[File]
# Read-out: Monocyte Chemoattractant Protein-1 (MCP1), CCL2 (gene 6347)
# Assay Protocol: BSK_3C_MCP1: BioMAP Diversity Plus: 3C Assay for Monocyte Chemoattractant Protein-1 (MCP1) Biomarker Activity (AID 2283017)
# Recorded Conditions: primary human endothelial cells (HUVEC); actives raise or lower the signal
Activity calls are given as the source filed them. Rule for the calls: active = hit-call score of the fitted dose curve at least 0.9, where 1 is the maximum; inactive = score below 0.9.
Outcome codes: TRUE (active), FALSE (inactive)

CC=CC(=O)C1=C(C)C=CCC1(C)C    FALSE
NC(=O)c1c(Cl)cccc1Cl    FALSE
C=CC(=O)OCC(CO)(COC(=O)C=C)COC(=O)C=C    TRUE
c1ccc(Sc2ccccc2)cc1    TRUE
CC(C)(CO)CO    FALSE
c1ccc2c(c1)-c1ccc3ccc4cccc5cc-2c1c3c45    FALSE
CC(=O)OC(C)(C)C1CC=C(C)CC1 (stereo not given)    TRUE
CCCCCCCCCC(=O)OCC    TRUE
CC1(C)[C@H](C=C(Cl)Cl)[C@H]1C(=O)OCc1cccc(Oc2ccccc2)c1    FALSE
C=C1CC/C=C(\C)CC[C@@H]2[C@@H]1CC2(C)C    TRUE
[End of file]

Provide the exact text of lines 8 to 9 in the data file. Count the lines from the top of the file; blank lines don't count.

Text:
C=CC(=O)OCC(CO)(COC(=O)C=C)COC(=O)C=C    TRUE
c1ccc(Sc2ccccc2)cc1    TRUE